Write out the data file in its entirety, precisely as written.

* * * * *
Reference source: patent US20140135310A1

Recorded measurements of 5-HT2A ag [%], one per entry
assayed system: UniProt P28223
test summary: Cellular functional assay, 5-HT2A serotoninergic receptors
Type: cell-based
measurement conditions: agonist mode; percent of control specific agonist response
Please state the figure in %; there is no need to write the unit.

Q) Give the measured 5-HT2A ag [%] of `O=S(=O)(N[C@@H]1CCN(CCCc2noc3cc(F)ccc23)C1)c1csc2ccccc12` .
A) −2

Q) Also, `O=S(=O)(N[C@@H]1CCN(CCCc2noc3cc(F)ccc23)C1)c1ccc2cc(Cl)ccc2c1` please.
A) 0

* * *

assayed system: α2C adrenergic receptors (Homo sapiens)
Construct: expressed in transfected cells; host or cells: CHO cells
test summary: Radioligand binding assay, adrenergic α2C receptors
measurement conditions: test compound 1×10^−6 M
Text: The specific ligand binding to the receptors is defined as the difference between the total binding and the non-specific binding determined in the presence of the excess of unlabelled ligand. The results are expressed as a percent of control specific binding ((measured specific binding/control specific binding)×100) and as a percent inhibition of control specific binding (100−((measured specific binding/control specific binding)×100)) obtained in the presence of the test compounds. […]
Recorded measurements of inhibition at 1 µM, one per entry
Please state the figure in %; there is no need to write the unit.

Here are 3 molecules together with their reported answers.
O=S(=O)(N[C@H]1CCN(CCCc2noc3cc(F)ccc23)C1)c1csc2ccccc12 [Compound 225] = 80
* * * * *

Reference source: patent US20140135310A1

Recorded measurements of 5-HT2A ag [%], one per entry
assayed system: UniProt P28223
test summary: Cellular functional assay, 5-HT2A serotoninergic receptors
Type: cell-based
measurement conditions: agonist mode; percent of control specific agonist response
Please state the figure in %; there is no need to write the unit.

Q) Give the measured 5-HT2A ag [%] of `O=S(=O)(N[C@@H]1CCN(CCCc2noc3cc(F)ccc23)C1)c1csc2ccccc12` .
A) −2

Q) Also, `O=S(=O)(N[C@@H]1CCN(CCCc2noc3cc(F)ccc23)C1)c1ccc2cc(Cl)ccc2c1` please.
A) 0

* * *

assayed system: α2C adrenergic receptors (Homo sapiens)
Construct: expressed in transfected cells; host or cells: CHO cells
test summary: Radioligand binding assay, adrenergic α2C receptors
measurement conditions: test compound 1×10^−6 M
Text: The specific ligand binding to the receptors is defined as the difference between the total binding and the non-specific binding determined in the presence of the excess of unlabelled ligand. The results are expressed as a percent of control specific binding ((measured specific binding/control specific binding)×100) and as a percent inhibition of control specific binding (100−((measured specific binding/control specific binding)×100)) obtained in the presence of the test compounds. […]
Recorded measurements of inhibition at 1 µM, one per entry
Please state the figure in %; there is no need to write the unit.

Here are 3 molecules together with their reported answers.
O=S(=O)(N[C@H]1CCN(CCCc2noc3cc(F)ccc23)C1)c1csc2ccccc12 [Compound 225] = 80